There is a lot of History to discover in and around Cabot Head Lighthouse! Follow the pages below to learn about the history of our Lighthouse.
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Cabot Head is situated on the Bruce Peninsula, in the northeastern extremity of the former Lindsay township (now part of the Municipality of Northern Bruce Peninsula), some five miles north of Dyer Bay, a cottage hamlet overlooking Georgian Bay.
The name is used to collectively describe the promontories of Boulder Bluff, Middle Bluff, and West Bluff, and below them the foreshore flats and cobbled ridges surrounding Wingfield Basin.
The Light Keepers
Even as the light station was under construction, the question of who would be appointed keeper became one of public debate. A government position was much prized in the late nineteenth century and candidates were often selected on the basis of their political connections.
By the middle of the 1850s the settlement and exploitation of the lands along the southern fringe of Georgian Bay had sparked a rise in the volume of commercial shipping.
Cabot Head stood abreast of the Bay’s principal shipping route. From the Tobermory narrows the inbound passage to the head of the Bay, or to ports such as Owen Sound or Collingwood, brings the rocky shore below the Head uncomfortably close.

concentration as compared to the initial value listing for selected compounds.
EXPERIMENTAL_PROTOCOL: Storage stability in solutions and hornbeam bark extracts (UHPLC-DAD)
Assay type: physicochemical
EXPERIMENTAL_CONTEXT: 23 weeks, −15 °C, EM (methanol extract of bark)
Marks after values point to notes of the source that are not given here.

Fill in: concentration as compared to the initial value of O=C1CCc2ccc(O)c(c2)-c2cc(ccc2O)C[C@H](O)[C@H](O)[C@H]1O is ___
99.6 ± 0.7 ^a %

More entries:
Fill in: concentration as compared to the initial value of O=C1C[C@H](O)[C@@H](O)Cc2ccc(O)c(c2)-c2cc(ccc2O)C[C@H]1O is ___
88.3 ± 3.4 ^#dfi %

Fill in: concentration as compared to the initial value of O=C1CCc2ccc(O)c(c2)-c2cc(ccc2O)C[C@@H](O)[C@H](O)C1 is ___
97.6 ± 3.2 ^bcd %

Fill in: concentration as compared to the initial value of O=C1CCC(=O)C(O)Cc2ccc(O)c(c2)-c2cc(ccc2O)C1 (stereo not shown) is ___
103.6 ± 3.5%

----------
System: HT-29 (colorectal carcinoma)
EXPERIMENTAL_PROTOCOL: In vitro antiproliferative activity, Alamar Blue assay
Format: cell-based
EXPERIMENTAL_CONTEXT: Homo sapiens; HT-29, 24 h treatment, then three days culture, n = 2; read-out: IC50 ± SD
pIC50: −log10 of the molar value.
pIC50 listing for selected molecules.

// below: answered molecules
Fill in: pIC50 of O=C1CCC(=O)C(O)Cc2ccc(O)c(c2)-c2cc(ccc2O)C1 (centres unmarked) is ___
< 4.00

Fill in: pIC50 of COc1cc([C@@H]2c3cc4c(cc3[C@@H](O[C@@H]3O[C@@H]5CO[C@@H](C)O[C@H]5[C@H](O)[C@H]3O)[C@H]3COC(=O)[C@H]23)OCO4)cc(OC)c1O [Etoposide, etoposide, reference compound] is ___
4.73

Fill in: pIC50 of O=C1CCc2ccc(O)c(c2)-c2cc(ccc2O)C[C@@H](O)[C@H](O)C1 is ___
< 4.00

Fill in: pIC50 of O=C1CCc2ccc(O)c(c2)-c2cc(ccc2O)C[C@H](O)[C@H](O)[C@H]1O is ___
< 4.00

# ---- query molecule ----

The beginnings of the commercial fishery in Georgian Bay are shrouded in mystery. No less so the origin of fishing in the vicinity of Cabot Head. Reference is found in the papers of the provincial Crown Lands Department for 1859 to a “lessee of Cabot’s Head Fishery,” but no details are given.
Following the ceding of the Bruce Peninsula to the Province of Canada in 1854 by the Ojibway, the entire Peninsula, including the rocky forest land back of Cabot Head, was divided into one hundred acre farm lots.
Not until 1870 was the upper Peninsula (Lindsay and St. Edmunds townships) thrown open to settlement and timbering.
The Light Station
Although the hazardous nature of the east shore of the Bruce Peninsula was well known (and emphasized in the public mind at least by the occasional shipwreck), it was not alarming enough to prompt government action.